The value of Australia's sheepmeat industry is expected to surpass a new record of $5 billion by the end of the fiscal year.
On top of this, sheepmeat exports are predicted to reach an all time high of $4.4 billion.
This is according to the latest Australian Bureau of Agricultural and Resource Economics and Sciences (ABARES) 2021-22 forecast and outlook report released this week, which clearly outlines the rises are supported by the continuation of high domestic prices and rising sheepmeat production.
Global inflation is expected to ease by the middle of 2022 and global incomes are expected to rise.
As a result, lamb prices are forecast to rise by 5 per cent, averaging 934 cents per kg in 2022-23 while mutton prices are expected to average 678c/kg.
But prices could rise more quickly if global inflation remains high, ABARES said, and by 2026-27 the value of the sheepmeat industry is expected to range between $5.6 and $6.1 billion depending on the path of global economic recovery.
According to the report the rising value of Australian sheepmeat exports is being driven by strong sheepmeat exports to the United States.
Driving the exports to the US is meat prices rising faster than general price inflation while domestic sheep production remained relatively low.
Between July and November 2021, exports to the US were 45pc higher than the same time in 2020.
Between 2022-23 and 2026-27, the value of sheepmeat exports is expected to continue rising with 2026-27 forecast to be between $4.6 and $5.1 billion.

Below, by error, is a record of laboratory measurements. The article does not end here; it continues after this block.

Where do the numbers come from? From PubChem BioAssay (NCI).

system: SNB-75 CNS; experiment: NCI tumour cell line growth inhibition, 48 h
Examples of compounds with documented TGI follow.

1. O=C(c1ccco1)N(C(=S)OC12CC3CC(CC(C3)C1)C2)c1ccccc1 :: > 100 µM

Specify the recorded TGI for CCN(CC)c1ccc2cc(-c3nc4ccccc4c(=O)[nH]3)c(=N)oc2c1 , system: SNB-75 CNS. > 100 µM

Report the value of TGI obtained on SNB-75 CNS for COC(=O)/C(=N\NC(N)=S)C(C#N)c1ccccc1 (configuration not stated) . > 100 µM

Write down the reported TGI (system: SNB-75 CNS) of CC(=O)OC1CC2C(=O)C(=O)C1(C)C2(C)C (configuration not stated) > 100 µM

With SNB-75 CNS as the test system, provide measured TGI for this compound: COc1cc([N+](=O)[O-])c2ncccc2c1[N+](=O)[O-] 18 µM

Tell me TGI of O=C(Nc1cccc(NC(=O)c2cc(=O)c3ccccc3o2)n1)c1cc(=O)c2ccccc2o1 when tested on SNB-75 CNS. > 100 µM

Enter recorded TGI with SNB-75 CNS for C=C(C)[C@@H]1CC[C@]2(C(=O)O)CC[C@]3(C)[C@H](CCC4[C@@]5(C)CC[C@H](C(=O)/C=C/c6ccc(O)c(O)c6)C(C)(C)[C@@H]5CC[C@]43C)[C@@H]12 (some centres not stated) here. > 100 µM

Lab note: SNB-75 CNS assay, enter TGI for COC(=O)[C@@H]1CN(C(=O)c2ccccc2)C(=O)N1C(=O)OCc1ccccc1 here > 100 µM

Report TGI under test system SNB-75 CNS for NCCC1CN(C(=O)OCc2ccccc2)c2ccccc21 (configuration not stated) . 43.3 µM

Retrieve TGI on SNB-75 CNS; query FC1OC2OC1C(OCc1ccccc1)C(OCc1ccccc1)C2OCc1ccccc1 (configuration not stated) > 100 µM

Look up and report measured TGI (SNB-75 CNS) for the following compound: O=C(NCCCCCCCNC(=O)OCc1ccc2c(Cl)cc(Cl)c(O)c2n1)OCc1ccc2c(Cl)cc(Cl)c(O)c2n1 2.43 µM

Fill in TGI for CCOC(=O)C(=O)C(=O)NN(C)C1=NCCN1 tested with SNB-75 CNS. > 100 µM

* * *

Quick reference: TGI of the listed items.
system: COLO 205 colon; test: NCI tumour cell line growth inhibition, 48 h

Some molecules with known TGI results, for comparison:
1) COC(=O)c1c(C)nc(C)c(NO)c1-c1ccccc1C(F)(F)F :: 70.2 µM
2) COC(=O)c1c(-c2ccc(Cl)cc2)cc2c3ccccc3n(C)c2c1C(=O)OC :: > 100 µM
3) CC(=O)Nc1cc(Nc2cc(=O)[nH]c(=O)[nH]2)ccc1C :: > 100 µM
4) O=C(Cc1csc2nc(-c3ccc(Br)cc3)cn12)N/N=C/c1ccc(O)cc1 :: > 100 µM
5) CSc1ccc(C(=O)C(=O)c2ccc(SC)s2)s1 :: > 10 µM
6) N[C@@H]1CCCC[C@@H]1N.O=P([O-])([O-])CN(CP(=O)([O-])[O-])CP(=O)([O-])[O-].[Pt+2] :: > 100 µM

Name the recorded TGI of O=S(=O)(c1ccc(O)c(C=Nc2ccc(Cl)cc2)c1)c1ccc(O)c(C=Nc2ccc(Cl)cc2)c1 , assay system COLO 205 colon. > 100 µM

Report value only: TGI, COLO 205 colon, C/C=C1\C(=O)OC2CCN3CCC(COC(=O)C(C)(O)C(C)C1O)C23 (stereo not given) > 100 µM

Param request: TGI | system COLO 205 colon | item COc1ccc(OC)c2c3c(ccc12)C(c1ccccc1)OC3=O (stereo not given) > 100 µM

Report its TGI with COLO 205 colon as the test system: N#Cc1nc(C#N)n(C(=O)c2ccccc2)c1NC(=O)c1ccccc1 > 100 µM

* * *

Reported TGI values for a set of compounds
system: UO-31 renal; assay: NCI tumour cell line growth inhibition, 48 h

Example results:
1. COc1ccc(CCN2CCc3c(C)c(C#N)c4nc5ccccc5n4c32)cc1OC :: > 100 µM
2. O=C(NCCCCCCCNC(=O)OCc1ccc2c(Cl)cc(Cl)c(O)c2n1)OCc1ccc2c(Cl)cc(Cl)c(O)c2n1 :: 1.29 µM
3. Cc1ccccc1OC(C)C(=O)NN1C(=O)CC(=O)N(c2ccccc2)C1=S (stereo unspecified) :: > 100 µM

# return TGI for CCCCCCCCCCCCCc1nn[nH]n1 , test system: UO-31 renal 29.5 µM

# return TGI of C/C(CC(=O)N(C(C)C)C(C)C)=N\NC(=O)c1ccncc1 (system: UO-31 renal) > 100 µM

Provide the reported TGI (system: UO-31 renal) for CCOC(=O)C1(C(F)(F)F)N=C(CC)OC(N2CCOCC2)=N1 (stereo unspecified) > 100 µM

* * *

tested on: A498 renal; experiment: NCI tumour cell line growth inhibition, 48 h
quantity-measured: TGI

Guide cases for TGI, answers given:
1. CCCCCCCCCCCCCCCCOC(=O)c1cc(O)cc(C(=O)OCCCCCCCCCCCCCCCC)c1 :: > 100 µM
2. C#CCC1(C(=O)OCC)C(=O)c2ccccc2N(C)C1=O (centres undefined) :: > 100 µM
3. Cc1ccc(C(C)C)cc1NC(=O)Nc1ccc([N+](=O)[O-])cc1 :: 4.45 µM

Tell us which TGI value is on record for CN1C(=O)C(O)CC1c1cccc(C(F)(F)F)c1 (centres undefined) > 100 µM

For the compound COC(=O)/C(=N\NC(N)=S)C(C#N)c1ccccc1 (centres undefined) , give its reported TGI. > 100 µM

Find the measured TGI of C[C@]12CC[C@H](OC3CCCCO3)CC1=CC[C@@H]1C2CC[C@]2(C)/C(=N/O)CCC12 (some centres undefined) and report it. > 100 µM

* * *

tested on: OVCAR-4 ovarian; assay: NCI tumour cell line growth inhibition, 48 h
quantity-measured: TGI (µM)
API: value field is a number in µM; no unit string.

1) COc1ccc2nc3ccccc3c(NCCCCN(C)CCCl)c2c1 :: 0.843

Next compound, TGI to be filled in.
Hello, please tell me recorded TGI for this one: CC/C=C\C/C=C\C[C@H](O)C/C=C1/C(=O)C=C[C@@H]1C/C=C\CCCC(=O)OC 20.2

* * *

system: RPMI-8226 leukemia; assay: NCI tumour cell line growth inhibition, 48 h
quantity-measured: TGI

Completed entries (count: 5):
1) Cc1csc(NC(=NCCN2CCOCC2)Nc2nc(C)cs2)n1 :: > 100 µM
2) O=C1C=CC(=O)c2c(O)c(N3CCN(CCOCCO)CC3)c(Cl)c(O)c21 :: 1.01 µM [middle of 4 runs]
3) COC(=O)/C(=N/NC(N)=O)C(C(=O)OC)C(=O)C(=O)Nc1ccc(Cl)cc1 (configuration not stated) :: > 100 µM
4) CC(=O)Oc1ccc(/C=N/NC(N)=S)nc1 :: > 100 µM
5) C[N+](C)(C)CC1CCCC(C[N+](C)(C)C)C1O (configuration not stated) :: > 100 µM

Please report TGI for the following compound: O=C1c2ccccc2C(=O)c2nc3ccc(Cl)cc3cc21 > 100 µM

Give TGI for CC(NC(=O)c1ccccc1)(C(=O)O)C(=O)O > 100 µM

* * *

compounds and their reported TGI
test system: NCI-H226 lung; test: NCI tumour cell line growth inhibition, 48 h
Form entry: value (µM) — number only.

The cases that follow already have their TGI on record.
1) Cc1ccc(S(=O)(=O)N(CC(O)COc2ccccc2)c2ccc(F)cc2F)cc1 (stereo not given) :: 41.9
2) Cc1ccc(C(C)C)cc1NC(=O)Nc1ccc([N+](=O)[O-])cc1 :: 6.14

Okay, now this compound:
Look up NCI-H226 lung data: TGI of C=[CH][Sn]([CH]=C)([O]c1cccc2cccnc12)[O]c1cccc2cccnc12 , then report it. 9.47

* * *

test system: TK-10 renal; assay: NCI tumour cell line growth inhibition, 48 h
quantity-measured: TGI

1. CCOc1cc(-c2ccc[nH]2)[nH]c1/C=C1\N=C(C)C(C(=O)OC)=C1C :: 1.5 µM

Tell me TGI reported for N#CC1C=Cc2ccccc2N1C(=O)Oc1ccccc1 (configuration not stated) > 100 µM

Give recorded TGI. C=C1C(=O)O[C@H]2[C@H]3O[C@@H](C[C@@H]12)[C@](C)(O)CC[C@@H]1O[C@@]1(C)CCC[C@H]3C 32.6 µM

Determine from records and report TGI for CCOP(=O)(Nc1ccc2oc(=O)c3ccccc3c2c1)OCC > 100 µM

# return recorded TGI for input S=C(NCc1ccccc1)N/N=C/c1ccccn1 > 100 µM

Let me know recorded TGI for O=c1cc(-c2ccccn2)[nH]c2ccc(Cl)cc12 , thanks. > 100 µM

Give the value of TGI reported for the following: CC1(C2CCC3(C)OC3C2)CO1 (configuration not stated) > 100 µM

ANZ director of Agribusiness Madeleine Swan said although internationally sheepmeat consumption remains far less per capita than beef, poultry or chicken, the United Nations Food and Agriculture Organisation forecasts an increase of sheepmeat consumption in the medium- term.
"Despite a number disruptive factors currently impacting the supply chain, saleyard prices are set to remain relatively strong driven by a strong outlook for export demand," Ms Swan said.
"Both Australian lamb and mutton remain a premium product with ongoing strong demand both domestically and globally."
And as the flock continues its rebuild, more lambs and sheep are available for slaughter than last year.
On the back of this, the quantity of sheepmeat produced in Australia is expected to rise by 5pc to around 690,000 tonnes.
Lamb slaughter is expected to rise by 1pc to 21.0 million head in 2021-22 while sheep slaughter is expected to increase by 11pc to 6 million head.
But whilst all the rises are taking place in Australia, New Zealand's sheepmeat supply is predicted to ease in the short-term.
According to New Zealand's Ministry of Primary Industries, NZ's sheepmeat export volumes is forecast to fall in 2021-22 due to lower production, before falling again in 2022-23.
This is likely to support global demand for Australian sheepmeat in the short-term to 2023-24.
Ms Swan said export demand has been a driving force for strong saleyard prices in Australia for many yeas.
"This is expected to continue as Aussie producers take advantage of their strong competitive position," Ms Swan said.
"Historically, Australian lamb has traded at a discount to European and United Kingdom lamb, but slightly more expensive than NZ lamb.
"A recent strong increase in NZ lamb prices stemming from export demand from the US, China and Europe has seen NZ lamb recently return to par with Australian lamb."
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